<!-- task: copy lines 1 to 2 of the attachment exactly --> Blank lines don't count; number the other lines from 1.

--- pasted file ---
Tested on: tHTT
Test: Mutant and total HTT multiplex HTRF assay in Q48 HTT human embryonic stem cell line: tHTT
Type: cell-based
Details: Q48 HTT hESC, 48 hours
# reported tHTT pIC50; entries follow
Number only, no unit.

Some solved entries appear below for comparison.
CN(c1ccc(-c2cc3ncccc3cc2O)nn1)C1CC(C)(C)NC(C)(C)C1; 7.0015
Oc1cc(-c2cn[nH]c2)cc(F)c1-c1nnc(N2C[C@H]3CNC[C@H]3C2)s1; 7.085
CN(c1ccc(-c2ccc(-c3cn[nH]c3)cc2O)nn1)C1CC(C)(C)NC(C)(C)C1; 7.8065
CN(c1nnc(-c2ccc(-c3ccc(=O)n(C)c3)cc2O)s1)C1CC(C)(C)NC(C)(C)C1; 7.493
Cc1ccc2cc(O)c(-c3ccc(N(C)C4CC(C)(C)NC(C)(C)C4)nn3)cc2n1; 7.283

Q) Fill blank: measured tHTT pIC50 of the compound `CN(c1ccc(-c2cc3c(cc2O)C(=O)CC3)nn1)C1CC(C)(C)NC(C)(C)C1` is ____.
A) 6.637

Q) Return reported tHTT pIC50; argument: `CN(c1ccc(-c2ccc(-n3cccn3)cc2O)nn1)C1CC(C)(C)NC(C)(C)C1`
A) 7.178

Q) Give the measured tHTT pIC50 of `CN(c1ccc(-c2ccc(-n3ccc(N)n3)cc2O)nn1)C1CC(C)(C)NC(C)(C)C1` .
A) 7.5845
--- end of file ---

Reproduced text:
Tested on: tHTT
Test: Mutant and total HTT multiplex HTRF assay in Q48 HTT human embryonic stem cell line: tHTT